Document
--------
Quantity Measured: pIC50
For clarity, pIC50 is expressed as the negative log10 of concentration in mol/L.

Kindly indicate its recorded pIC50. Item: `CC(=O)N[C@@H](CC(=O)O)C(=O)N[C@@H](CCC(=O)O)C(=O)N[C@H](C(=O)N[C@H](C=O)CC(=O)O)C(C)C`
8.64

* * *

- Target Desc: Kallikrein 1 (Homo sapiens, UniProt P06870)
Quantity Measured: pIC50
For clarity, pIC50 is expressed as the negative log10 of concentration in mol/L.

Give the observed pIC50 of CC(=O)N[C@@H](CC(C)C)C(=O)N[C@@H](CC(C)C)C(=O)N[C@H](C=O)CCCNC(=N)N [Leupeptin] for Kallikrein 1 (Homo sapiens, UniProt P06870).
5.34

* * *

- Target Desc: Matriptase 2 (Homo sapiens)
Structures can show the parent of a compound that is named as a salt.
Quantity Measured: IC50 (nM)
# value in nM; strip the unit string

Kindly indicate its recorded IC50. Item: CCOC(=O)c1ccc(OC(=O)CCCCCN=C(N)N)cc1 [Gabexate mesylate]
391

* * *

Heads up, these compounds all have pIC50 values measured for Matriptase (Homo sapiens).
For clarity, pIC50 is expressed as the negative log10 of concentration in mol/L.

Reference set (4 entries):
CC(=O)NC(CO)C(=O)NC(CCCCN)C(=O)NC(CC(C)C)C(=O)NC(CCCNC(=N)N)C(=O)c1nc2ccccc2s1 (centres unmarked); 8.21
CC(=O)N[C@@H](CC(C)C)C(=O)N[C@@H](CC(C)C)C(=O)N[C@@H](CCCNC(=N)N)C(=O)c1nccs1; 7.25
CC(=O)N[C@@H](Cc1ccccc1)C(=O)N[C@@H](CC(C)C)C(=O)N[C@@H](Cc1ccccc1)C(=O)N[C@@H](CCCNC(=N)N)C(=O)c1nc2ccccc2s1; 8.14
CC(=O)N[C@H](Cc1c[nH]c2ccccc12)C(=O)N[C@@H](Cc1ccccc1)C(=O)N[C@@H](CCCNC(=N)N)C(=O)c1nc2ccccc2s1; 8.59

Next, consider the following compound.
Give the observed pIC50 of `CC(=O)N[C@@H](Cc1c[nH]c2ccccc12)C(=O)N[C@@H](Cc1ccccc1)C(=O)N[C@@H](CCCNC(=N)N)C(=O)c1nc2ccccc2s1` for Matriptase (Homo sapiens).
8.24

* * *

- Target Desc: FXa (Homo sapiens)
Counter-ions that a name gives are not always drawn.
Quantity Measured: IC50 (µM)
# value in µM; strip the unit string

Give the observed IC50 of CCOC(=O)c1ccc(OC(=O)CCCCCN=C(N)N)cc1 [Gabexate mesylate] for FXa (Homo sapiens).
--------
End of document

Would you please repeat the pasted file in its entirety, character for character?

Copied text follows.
Quantity Measured: pIC50
For clarity, pIC50 is expressed as the negative log10 of concentration in mol/L.

Kindly indicate its recorded pIC50. Item: `CC(=O)N[C@@H](CC(=O)O)C(=O)N[C@@H](CCC(=O)O)C(=O)N[C@H](C(=O)N[C@H](C=O)CC(=O)O)C(C)C`
8.64

* * *

- Target Desc: Kallikrein 1 (Homo sapiens, UniProt P06870)
Quantity Measured: pIC50
For clarity, pIC50 is expressed as the negative log10 of concentration in mol/L.

Give the observed pIC50 of CC(=O)N[C@@H](CC(C)C)C(=O)N[C@@H](CC(C)C)C(=O)N[C@H](C=O)CCCNC(=N)N [Leupeptin] for Kallikrein 1 (Homo sapiens, UniProt P06870).
5.34

* * *

- Target Desc: Matriptase 2 (Homo sapiens)
Structures can show the parent of a compound that is named as a salt.
Quantity Measured: IC50 (nM)
# value in nM; strip the unit string

Kindly indicate its recorded IC50. Item: CCOC(=O)c1ccc(OC(=O)CCCCCN=C(N)N)cc1 [Gabexate mesylate]
391

* * *

Heads up, these compounds all have pIC50 values measured for Matriptase (Homo sapiens).
For clarity, pIC50 is expressed as the negative log10 of concentration in mol/L.

Reference set (4 entries):
CC(=O)NC(CO)C(=O)NC(CCCCN)C(=O)NC(CC(C)C)C(=O)NC(CCCNC(=N)N)C(=O)c1nc2ccccc2s1 (centres unmarked); 8.21
CC(=O)N[C@@H](CC(C)C)C(=O)N[C@@H](CC(C)C)C(=O)N[C@@H](CCCNC(=N)N)C(=O)c1nccs1; 7.25
CC(=O)N[C@@H](Cc1ccccc1)C(=O)N[C@@H](CC(C)C)C(=O)N[C@@H](Cc1ccccc1)C(=O)N[C@@H](CCCNC(=N)N)C(=O)c1nc2ccccc2s1; 8.14
CC(=O)N[C@H](Cc1c[nH]c2ccccc12)C(=O)N[C@@H](Cc1ccccc1)C(=O)N[C@@H](CCCNC(=N)N)C(=O)c1nc2ccccc2s1; 8.59

Next, consider the following compound.
Give the observed pIC50 of `CC(=O)N[C@@H](Cc1c[nH]c2ccccc12)C(=O)N[C@@H](Cc1ccccc1)C(=O)N[C@@H](CCCNC(=N)N)C(=O)c1nc2ccccc2s1` for Matriptase (Homo sapiens).
8.24

* * *

- Target Desc: FXa (Homo sapiens)
Counter-ions that a name gives are not always drawn.
Quantity Measured: IC50 (µM)
# value in µM; strip the unit string

Give the observed IC50 of CCOC(=O)c1ccc(OC(=O)CCCCCN=C(N)N)cc1 [Gabexate mesylate] for FXa (Homo sapiens).